1.  Redenhall with Harleston, Norfolk, Parish Registers: 

    "1562, Mary Gawdy, daughter of Thomas Gawdy, esquyer, was baptized ye tenth day of March. "
    East  Anglian Notes and Queries (Tymms), vol. iv., p.150. 

    Woolverstone Parish Registers: 

    "1581, Isaac Whinckell and Mary Gaudye were married ye 25 June." 
    "William Reade and Anne Gaudye wer married ye 25 of June."

     2. Arms of Gawdy:
    Vert, a tortoise passant, Argent. Crest: On a wreath, Argent and Gules, a chapeau turned up, Or, on which two daggers in pale Argent, hilted Or, mantled Gules, doubled Argent. 

    Sir Thomas Gawdy entered the Inner Temple 12th February, 1551, being then one of the Masters of Request, and M.P. for Arundel, Sussex, in 1553. He was elected Reader at his Inn in Lent, 1560, and Treasurer in 1561, and in Lent. 1567, was called to the degree of Serjeant-at-Law. In November, 1574, he was appointed justice of the Queen's Bench and was knighted by Elizabeth at Woodrising on the occasion of her Norfolk Progress on 16th August, 1575. He presided over the Commission, appointed in 1575, to investigate the disputes between Great Yarmouth and the Cinque Ports as to the fishing rights. He was also one of the commissioners who tried Dr. Parry for conspiracy to assassinate the Queen in February, 1514 -5, and William Shelley for the same offence a year later. He was Justice of the Peace for Essex in 1585 and sat at Fotheringay in October, 1556, on the commission for the trial of the Queen of Scots, his half-brother, Sir Francis (or Thomas) Gawdy (Queen's Serjeant-at-Law) leading for the prosecution. He amassed a large fortune, which he invested in the purchase of land, chiefly in Norfolk, and also built Gawdy Hall, Harleston, Norfolk, which stands and is occupied at the present time by John Sancroft Holmes, M.A., D.L., J.P., and is a very fine building in the Elizabethan style, pleasantly situated in a well wooded park and partly surrounded by a moat. At the time of his death, which took place on 4th November, 1558, Sir Thomas Gawdy held, besides Claxton (Norfolk) and Gawdy Hall, some twelve other estates in different parts of Norfolk and other estates in Suffolk and Berkshire. He was buried in the North chapel of Redenhall church, near Harleston, on the 12th December, 1588. 

    (Redenhall Parish Registers: 
    1588, Sir Thomas Gawdy, Knighte, was buried ye 12th day of December." 
    1588,  Received for Sir Thomas Gawdy's grave 6s. 8d"- Bloomfield's Norfolk, vol. v., p.363). 

    At his death be was succeeded on the Bench by his half-brother, Sir Francis Gawdy. Sir Thomas had one son, Henry, who survived him and was knighted by James I. on his Coronation in 1603, whilst a daughter married Sir Thomas Berney, of Park Hall, Reedham, Norfolk. Sir Francis Gaudy, as a Judge, took part in several State Trials, viz., the Earl of Arundel, on 18th April, 1589, Sir John Perrot, in June, 1592, Robert Devereux, Earl of Essex, in June, 1600, was one of the Advisers of the Peers in Essex's trial for high treason in February, 1601, Sir Walter Raleigh in November, 1603, as to which he is stated to have said on his death-bed that "the justice of England was never so depraved and injured as in the condemnation of Sir Walter Raleigh. He died suddenly of apoplexy at Serjeant's Inn and was buried at Runcton, Norfolk, in the following year. ("Having made his appropriate Parish church, a hay-house or dog-kennel, his dead corpse, being brought from London to Wallirigton, could for many days find no place of burial, but in the meantime growing very offensive by the contagious and ill savours that issued through the chinks of lead, not well soldered, he was at last carried to a poor church of a little village thereby called Runcton and brined there without any ceremony." - Spelman's History of Sacrilege, ed. 1653, p.243). His only daughter, Frances, married in February, 1603, Robert Rich, who was created Earl of Warwick in 1618, to whom she is said to have brought 10000l. a year.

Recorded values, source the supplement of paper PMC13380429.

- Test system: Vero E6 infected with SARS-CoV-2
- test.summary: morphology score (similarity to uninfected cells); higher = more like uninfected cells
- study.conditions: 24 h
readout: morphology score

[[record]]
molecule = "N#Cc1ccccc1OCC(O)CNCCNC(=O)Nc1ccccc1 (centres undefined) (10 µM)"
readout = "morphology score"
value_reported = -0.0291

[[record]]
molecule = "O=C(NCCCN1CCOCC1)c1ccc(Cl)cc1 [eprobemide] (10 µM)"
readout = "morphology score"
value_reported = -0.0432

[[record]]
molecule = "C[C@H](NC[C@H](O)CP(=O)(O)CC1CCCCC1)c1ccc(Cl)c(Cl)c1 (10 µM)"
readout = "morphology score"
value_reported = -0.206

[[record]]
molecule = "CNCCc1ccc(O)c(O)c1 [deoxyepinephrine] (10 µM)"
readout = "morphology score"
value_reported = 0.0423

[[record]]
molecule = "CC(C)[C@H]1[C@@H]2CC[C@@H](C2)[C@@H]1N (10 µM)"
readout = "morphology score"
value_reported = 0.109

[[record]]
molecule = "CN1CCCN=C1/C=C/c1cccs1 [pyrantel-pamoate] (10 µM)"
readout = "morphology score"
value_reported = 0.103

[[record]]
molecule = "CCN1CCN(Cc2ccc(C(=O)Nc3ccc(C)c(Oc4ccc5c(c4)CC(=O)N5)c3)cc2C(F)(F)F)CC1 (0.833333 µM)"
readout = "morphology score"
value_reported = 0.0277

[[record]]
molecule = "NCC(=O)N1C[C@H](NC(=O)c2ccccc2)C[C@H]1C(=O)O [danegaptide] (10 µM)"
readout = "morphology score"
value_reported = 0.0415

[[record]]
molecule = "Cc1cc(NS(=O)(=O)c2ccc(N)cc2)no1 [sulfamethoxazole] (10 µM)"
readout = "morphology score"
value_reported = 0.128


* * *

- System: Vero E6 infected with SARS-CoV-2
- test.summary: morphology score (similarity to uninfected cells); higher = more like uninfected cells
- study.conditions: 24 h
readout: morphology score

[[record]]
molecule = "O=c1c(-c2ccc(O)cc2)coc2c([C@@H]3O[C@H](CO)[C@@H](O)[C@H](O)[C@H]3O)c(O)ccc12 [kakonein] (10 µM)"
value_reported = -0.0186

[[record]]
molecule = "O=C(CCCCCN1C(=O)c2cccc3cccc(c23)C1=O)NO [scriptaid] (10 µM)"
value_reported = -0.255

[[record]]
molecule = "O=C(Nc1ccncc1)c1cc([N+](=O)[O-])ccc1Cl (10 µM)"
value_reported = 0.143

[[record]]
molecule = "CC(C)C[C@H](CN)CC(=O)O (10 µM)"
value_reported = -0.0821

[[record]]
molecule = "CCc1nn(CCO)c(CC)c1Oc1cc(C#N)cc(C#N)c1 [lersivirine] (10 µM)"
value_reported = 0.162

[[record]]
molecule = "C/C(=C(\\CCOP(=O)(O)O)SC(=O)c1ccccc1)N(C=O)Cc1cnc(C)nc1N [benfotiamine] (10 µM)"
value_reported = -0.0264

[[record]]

3. "In the reign of Queen Elizabeth, Thomas Gawdy Esquire, who was afterwards a Knight and Judge of the Common Pleas was Owner of Bond's Manor, in this Parish; and also of Woolverstone arid Tattingstone, into which Parishes it extended." - Page's Suffolk Traveller. Preston.
    5. Holman's MSS., Twinstead.
    6. "John Harrison, of Sudbury, came out of ye North England. He was a pious man and an eminent preacher in the time of K. James and K. Charles." Their daughter Judith married, first, Robert Howe, of Sudbury, and, thirdly, Matthew Lawrence, Town Preacher, of Ipswich.- From Chandler MSS., Whiting Pedigrees, Musket's Suffolk Manorial Families,
    7. This motto also appears on the monument to Sir Henry Gawdy in Claxton church, Norfolk. -Bloomfield's Norfolk (Parkyn), vol. x., p. 18. 
    8. Harvey's Visitation of Suffolk. Harl.. MSS., British Museum, 1136  fo. 51 also in the Visitation of Essex, 1634, at College of Arms.

         Below you have an inscription on a plate of brass inlaid. 

    Here lyeth bvryed Marie Wyncoll the wife of Isake 
    Wyncoll Esq: Davghter vnto Sr Thomas Gavdy of
    Gavdy Hall, one of the Ivdges of the King's Bench, 
    who Deceased the 4th daye of Ianuary An Dom 1610 
    who had Issve one sonne and five davghters. 
    Vivit post funera virtus.7


         Isaac Wyncoll was therefore 52 years of age when his first wife died. He married, secondly, Elizabeth, daughter of Anthony Waldegrave, esquire, of Ferrers, in Bures, by which union there was no issue.8 She was buried at Twinstead on 22nd April, 1631, as appears, by the Parish Registers of that church. 

         Isaac Wyncoll died at the ripe age of 80 and was buried at Twinstead on 20th August, 1638, so that he outlived his second wife more than seven years.